The very same day that I enjoyed grocery shopping I was offered the opportunity to attend Summit9.  Summit is the biggest event in the US focused on caring for orphans.  They have speakers and workshops that cover everything from starting an orphan ministry in your church to caring for traumatized children to working with foreign governments to bring about change.  I have dreamed of attending for several years, but there has always been a schedule conflict or a lack of resources.  Several people have asked me if I was going to attend this year.  Each time I was asked, my heart would leap for a moment and then settle back into its place of disappointment as I replied with a simple, “No.”  And then…
I get a text message that says, “Sooo is money the only thing keeping you from Summit?”  And then a few seconds later, “Because I am being sponsored… There is enough left that I could cover your registration and airfare.  And Ch***** has Hilton points so you’d have access to a free hotel room.”  My absolutely amazing super-hero of a husband said, “Sounds like God wants you to go.”  So yeah, I’m going.  If I had designed a dream curriculum of workshops that address all of the issues we’ve faced with Sofija and throughout our adoption journey, it would consist of the exact workshops I will be attending.  F-A-V-O-R!  Oh, one more thing about Summit… I’m going to the bloggers’ breakfast on Friday May 3rd.  Blogger friends, talk to me if you’re there.
I really thought the mentoring gig and the Summit opportunity were about as much favor as this old girl could handle.  But, no.
Isaiah 55:8-9 “My thoughts are nothing like your thoughts,” says the Lord.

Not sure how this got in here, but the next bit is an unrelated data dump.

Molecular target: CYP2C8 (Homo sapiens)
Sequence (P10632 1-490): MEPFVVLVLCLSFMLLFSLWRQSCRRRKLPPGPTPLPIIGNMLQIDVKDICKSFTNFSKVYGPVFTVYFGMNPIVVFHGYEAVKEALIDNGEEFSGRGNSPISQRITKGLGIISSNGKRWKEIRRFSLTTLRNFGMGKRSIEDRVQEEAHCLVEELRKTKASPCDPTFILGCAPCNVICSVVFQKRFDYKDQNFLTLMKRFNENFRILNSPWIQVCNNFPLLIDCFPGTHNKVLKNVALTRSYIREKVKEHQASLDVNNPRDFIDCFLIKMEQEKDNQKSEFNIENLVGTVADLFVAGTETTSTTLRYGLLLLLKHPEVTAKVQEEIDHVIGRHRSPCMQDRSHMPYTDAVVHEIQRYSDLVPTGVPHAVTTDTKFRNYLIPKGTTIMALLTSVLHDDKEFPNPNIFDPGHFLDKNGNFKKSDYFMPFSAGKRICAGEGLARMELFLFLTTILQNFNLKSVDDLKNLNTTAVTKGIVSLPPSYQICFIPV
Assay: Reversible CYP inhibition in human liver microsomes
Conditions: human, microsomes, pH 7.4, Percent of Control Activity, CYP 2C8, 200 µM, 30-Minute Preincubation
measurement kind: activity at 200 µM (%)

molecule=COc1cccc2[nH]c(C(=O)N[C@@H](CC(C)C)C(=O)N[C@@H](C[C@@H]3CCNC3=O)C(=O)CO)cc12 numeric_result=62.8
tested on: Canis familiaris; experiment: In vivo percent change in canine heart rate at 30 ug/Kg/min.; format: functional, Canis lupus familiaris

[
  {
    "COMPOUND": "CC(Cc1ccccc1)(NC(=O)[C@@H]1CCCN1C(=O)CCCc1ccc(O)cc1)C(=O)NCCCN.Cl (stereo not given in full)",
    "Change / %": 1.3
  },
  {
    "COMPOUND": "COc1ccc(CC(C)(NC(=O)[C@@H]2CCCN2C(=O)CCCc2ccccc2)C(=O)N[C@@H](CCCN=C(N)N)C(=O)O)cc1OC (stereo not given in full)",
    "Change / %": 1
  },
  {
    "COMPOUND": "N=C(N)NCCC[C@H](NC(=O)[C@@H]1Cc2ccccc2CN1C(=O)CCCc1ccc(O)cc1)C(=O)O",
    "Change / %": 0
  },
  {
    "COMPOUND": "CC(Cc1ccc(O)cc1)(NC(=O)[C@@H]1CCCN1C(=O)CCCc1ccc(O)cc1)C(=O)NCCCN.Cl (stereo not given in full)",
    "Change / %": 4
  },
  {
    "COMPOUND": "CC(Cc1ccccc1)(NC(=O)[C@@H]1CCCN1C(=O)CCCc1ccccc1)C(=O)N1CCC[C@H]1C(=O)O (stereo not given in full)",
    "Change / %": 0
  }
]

“And my ways are far beyond anything you could imagine. 
For just as the heavens are higher than the earth,so my ways are higher than your waysand my thoughts higher than your thoughts.
I like to think it’s human nature, but who knows?  Maybe it’s just me.  I’m referring to my tendency to put God in a box.  I get a little glimpse of a plan He has for me and then I tap into my weak, inadequate imagination to fill in all the details.  I assume that I know exactly what the big picture looks like and that I have the wisdom to map out the path to accomplish the plan.  I forget that His ways are far beyond anything I could imagine and that His thoughts are
NOTHING like my thoughts.
I need to give a little background before going into the “far beyond anything you could imagine” details of the last few days.  Over a year ago I wrote a piece on abortion and my belief that The Church needs to offer love and grace and healing to women who’ve had abortions.  While I was still in the midst of loss and grief I received an invitation to attend a conference in Serbia May 24-25 of this year on abortion healing.  I was also asked to speak at a conference on human trafficking in Serbia around the same time and then asked to meet with a group who are interested in opening an autism center in Belgrade.  Seriously?!  Having an opportunity to address three of my biggest passions, in the same week, in my second favorite nation…  I didn’t see how my purpose this year could get much better.  But something strange happened as I began to plan for my trip.  I didn’t have peace.  I should have been bouncing off the walls with excitement.  Instead I found it hard to even look up airfare.  Something just didn’t feel right.
On the day before my joyful grocery shopping and Summit gift, I sent a message to the young man putting together the conference on human trafficking.  He quickly responded that they had lost their funding for the conference in May, but were offered sponsorship to put on a larger conference in October.  I immediately knew that I was to attend the October event.  After talking with my husband I decided to shorten the trip in May so that I can still attend the SaveOne conference.  I will return in October and walk through whatever doors God opens while I’m there.  Knowing that I would only be gone for a few days at the end of the month, made it a little more palatable for my dear hubby when I talked to him about going away for Summit at the beginning of the month…. God knew.